Vol. 2, Issue 9
April 30, 2007
We're a month into baseball season now, and true fans everywhere sigh happily in the knowledge that there are five glorious months of baseball ahead, over one hundred and thirty games for their home team remaining, and many a warm summer evening sitting on the deck with a glass of iced tea and the radio on. As the moths flutter around the porch light, the fan settles into his lawn chair and smiles into the darkness of the backyard listening to the announcer and seeing in his mind's eye a small white sphere arcing slowly over the right field wall.
IN THIS ISSUE:
1) SCHOLA NEWS - Upcoming Events page; Latin In A Week in Phoenix; Artesian Wells Classical Tutorials
2) COGITEM - Baseball, Time, and Eternity
3) DE ASTRIS - Vega
4) ANNO DOMINI - Third Sunday after Easter
5) SIC LOCUTUS - Yogi Berra
Upcoming Events page
If you visit Schola's homepage and look at the sidebar you'll notice a new addition: a link to the "Upcoming Events" page. Please take a look at what's coming up this summer.
Latin In A Week in Phoenix
On that upcoming events page, you'll notice that there is another Latin In A Week scheduled in Phoenix, AZ, the week of June 18-22. Follow the link there and read about LIAW; if our intensive Latin course interests you, please contact me.
Artesian Wells Classical Tutorials
Great Books 1 and Logic will be offered this fall by Aaron Wells, of Artesian Wells Classical Tutorials. Mr. Wells is a former Schola student, having gone through all four years of Great Books as well as logic, Rhetoric, and Latin. He was the "Official Schola Historian" and retains his title emeritus; he remains an icon of early Schola history. Mr. Wells graduated from New St. Andrews College in Moscow, ID (http://www.nsa.edu/) and is now teaching at Logos Christian Academy in Fallon, Nevada. If you are interested in online Great Books or Logic tutorials, I urge you to visit his website and then contact Mr. Wells (firstname.lastname@example.org). You won't be disappointed.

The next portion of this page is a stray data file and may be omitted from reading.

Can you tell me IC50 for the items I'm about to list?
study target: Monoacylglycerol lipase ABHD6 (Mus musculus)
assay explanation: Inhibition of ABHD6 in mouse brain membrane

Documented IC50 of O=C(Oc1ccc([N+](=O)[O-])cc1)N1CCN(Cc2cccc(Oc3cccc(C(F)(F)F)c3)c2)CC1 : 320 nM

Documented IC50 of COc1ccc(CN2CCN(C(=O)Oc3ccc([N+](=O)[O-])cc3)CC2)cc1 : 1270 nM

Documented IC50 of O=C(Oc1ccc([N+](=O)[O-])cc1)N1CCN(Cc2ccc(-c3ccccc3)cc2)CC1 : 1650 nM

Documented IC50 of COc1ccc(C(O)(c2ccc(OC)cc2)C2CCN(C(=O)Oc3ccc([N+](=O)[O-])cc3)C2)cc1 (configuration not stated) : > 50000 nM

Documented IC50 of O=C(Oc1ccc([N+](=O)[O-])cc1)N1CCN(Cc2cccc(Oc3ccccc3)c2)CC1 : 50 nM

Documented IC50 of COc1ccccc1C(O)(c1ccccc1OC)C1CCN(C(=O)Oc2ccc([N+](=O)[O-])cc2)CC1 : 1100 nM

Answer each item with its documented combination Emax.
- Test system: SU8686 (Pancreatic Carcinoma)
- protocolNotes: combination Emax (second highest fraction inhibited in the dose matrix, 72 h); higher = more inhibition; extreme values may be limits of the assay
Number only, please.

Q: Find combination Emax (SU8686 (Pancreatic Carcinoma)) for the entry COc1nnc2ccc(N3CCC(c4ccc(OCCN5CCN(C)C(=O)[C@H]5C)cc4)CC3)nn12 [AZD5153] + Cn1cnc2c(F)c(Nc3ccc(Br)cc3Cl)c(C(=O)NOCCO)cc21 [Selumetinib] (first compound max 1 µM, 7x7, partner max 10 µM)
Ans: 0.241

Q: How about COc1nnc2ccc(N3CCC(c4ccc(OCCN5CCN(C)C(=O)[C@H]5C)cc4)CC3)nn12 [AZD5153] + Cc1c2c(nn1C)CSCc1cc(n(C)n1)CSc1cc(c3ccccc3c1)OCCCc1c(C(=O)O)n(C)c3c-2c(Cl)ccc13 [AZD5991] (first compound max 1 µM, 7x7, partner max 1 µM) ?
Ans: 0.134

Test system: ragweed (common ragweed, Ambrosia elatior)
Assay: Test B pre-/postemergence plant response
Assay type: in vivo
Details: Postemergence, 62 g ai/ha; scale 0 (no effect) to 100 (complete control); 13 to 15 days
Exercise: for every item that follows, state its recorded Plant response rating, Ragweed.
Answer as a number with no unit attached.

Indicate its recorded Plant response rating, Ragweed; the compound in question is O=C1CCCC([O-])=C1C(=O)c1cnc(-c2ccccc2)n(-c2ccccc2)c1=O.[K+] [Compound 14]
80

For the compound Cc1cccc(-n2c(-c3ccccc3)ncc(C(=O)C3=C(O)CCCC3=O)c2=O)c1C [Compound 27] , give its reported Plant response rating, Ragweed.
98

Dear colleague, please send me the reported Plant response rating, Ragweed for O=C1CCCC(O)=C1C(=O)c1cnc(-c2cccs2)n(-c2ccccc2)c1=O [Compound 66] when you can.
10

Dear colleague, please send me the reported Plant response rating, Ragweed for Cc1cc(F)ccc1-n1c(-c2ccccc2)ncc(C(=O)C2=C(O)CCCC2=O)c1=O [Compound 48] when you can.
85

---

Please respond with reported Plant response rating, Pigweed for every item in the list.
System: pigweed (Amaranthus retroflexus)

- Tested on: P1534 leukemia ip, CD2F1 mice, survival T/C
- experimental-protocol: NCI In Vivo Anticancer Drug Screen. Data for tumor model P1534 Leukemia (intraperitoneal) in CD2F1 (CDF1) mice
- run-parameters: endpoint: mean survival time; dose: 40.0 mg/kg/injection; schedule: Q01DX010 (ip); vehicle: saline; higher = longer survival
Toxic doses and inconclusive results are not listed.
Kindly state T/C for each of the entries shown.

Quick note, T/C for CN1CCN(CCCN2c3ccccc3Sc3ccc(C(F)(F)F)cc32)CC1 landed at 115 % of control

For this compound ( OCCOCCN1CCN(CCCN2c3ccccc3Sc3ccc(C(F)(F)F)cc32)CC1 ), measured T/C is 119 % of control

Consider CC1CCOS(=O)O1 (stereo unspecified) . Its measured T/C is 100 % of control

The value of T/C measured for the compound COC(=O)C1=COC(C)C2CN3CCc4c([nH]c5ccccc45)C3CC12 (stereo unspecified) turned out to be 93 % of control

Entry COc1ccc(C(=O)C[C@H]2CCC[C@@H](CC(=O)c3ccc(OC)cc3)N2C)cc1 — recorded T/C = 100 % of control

COGITEM -- Baseball, Time, and Eternity
"It breaks your heart. It was meant to break your heart." So begins a most glorious essay by Bart Giamatti, former Commissioner of Major League Baseball and former professor of Medieval and Renaissance Literature who wrote widely and variously on Dante and Spenser. Giamatti, like Dante and Spenser, knew about heartbreak; and Giamatti, like Dante and Spenser, knew that hearbreak is part of the glory of life.
Baseball, like Homer's Odyssey, is about returning home. The goal of every baserunner is to go "home". While the storms of life rack his bark and assail his soul, he struggles on against all odds because "home" is his goal. And when he is thrown out, or caught in a rundown, or forced out, it's the tragedy of not returning home, the pain at heart of dying away from the land of one's birth and family. Baseball is all about nostos as Homer tells it - the desire for returning home that marks the heart's desire of all wayfaring - and about nostalgia, the longing for home that may or may not be fulfilled but which drives a man ever on nonetheless.